teargas - | 71
6 Jun 2015 #5
So go back to India.

I mean, you didn't come to Poland for a quality education, right?
OP Guest
6 Jun 2015 #6
I mean, you didn't come to Poland for a quality education, right?

How do you deduce that? What do you think? Why am I here?

Of course I came here for quality education. But, the university made me hopeless.

The web-link I provided is from another guy.
teargas - | 71
6 Jun 2015 #7
The two year free residence permit after graduation tends to have something to do with it.

No-one comes to Poland for a quality education in English, particularly as Germany offers free studies to all students irrespective of origin.

Stick to the topic
OP Guest
6 Jun 2015 #8
as Germany offers free studies to all students irrespective of origin.

I applied in Germany. But, it was very competitive.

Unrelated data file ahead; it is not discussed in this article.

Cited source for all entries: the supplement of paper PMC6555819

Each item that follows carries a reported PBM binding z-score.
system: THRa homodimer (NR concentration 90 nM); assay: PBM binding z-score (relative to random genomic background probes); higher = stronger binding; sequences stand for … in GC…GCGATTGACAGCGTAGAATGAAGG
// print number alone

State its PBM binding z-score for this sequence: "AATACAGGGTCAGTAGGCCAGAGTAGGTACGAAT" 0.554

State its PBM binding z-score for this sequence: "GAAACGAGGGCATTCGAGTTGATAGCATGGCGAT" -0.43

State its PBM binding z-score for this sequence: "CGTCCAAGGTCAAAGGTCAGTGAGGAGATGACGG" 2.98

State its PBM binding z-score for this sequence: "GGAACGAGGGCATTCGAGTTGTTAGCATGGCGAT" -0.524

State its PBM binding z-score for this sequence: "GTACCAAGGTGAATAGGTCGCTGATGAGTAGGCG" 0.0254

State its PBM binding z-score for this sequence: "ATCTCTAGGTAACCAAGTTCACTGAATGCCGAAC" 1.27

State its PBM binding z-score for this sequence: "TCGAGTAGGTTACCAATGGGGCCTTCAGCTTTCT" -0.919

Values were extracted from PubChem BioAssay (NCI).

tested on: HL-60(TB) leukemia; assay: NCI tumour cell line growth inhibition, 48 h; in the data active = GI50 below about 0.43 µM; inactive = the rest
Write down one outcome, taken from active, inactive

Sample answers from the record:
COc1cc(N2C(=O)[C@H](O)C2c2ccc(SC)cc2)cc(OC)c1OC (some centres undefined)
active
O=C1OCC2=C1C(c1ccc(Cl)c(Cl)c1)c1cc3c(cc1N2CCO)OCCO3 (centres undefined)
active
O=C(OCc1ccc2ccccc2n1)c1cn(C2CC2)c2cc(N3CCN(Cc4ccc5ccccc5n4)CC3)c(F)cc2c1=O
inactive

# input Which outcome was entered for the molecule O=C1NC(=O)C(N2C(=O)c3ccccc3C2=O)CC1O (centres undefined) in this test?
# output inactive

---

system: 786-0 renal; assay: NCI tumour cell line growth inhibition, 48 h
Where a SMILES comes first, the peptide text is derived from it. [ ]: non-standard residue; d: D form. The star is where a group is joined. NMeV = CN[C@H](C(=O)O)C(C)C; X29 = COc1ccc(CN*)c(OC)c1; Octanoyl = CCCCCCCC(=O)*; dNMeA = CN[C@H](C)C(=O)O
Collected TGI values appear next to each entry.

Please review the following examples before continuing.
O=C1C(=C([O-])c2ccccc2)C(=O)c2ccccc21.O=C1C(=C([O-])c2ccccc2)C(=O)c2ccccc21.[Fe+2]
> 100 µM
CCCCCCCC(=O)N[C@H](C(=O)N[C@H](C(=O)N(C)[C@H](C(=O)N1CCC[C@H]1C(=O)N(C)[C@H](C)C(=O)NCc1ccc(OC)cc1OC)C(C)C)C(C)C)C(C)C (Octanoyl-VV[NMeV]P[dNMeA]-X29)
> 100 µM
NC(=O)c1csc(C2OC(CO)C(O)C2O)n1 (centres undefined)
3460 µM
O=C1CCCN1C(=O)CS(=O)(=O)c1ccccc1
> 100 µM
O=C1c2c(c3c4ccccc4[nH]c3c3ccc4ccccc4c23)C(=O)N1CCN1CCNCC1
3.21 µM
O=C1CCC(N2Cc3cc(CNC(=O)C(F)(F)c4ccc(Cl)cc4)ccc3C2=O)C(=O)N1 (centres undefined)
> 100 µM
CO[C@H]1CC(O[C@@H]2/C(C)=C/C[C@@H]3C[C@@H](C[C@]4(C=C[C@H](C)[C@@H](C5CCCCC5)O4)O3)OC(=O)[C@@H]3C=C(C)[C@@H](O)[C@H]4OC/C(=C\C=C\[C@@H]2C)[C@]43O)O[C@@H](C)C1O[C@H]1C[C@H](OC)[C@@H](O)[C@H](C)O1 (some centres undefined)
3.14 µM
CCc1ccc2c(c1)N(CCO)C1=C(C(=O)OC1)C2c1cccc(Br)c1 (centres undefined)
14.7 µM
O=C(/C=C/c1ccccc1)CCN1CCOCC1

DominicB - | 2,704
7 Jun 2015 #9
You might want to try applying again, as well as for schools in other Western European and English-speaking countries.

As you progress in your studies, you are going to encounter greater difficulties, regardless of the school you go to in Poland. These are the chief gripes I hear a lot from Polish engineering students:

1) Practical courses are abysmal, with obsolete equipment that is jealously guarded by uncooperative professors and very tight budgets.

2) There is little cooperation between universities and local business and industry, which greatly reduces opportunities for networking and finding internships and jobs.

3) There is very little R&D done in Poland. For example, the aerospace R&D budget of the small US state of Connecticut is larger than that of the entire country of Poland. Interesting and well-paid jobs gravitate to where the R&D dollars go, so do your research and find out where that is in the area you are interested in.